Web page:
where p is the internal pressure, d is the diameter of the cylinder, and t is the wall thickness.

The hoop stress has twice the magnitude of the axial stress.

Large longitudinal stresses are typically seen in thin-walled cylinders and pressure vessels. These structures are susceptible to failure if the longitudinal stresses exceed the yield strength of the material. Figure 2 shows an example of this type of failure.

## Why radial stress is neglected in thin cylinder?

The radial stress for a thick-walled cylinder is equal and opposite to the gauge pressure on the inside surface, and zero on the outside surface. The circumferential stress and longitudinal stresses are usually much larger for pressure vessels, and so for thin-walled instances, radial stress is usually neglected.

Circumferential stress, or hoop stress, is a type of normal stress that occurs in the tangential (azimuth) direction. This stress is caused by the internal pressure of a fluid that is contained within a cylindrical object (such as a pipe). The magnitude of the circumferential stress is determined by the internal pressure of the fluid and the wall thickness of the cylindrical object.

Axial stress, on the other hand, is a type of normal stress that is parallel to the axis of cylindrical symmetry. This stress is caused by the external forces that are exerted on a cylindrical object (such as a column). The magnitude of the axial stress is determined by the magnitude of the external forces and the cross-sectional area of the cylindrical object.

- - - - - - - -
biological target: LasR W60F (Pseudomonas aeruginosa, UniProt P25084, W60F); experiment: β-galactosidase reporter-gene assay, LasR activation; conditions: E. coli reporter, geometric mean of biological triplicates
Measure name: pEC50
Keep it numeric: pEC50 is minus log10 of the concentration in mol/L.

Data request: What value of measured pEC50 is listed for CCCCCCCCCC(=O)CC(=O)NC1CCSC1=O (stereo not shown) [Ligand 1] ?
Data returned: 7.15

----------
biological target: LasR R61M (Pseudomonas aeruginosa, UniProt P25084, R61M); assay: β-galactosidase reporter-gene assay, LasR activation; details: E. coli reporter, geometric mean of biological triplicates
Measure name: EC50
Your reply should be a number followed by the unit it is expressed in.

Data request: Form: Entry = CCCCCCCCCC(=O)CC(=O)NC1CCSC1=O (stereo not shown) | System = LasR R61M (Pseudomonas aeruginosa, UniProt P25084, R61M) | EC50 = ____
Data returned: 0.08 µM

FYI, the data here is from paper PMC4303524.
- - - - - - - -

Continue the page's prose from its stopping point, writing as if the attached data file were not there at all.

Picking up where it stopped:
Lastly, radial stress is a type of normal stress that occurs in directions coplanar with but perpendicular to the symmetry axis. This stress is caused by the external forces that are exerted on a cylindrical object (such as a column). The magnitude of the radial stress is determined by the magnitude of the external forces and the radius of the cylindrical object.

### What is the difference between longitudinal stress and circumferential stress

The three main types of stress are circumferential, longitudinal, and radial. Circumferential stress is the stress that acts along the circumference, and is usually tensile in nature. Longitudinal stress is the stress that acts along the length, and is also usually tensile in nature. Radial stress is the stress that acts in the direction of the radius, and is usually compressive in nature.

There are two types of stress that can act on a body: longitudinal stress and tangential stress. Longitudinal stress is the kind of stress that acts on a body in the direction of its length. Tangential stress acts inward, towards the surface of the body.

## Which stress will be maximum in case of the thin cylindrical shell hoop stress longitudinal stress radial stress all of these?

Hoop stress is a type of stress that is created by the pressure of a fluid that is contained within a pipe or other type of enclosure. The pressure of the fluid creates a force on the walls of the pipe or enclosure that is perpendicular to the wall. This force is known as hoop stress. The hoop stress will be maximum at the inner radius of the pipe or enclosure and will be minimum at the outer radius.

The volume of a wire remains constant when subjected to tensile stress. This means that the percentage change in lateral strain is 2 %. The percentage change in longitudinal strain is 0 %.

## Conclusion

The forces exerted on a hoop depend on its radius R and its longitudinal stress σ. If the hoop is free to deform, then the forces will act to cause the hoop to contract in the direction of the longitudinal axis. The amount of contraction will be proportional to R and σ. If the hoop is constrained so that it cannot deform, then the longitudinal stress will not cause the hoop to contract.

There are many potential reasons why the hoop longitude stress relationship may not always work. One reason could be that the hoop longitude is not always accurate. Another reason could be that the stress on the pipe may not be evenly distributed. Additionally, the relationship may not work in all cases because the amount of stress caused by different factors (e.g. weight, pressure, temperature) may vary.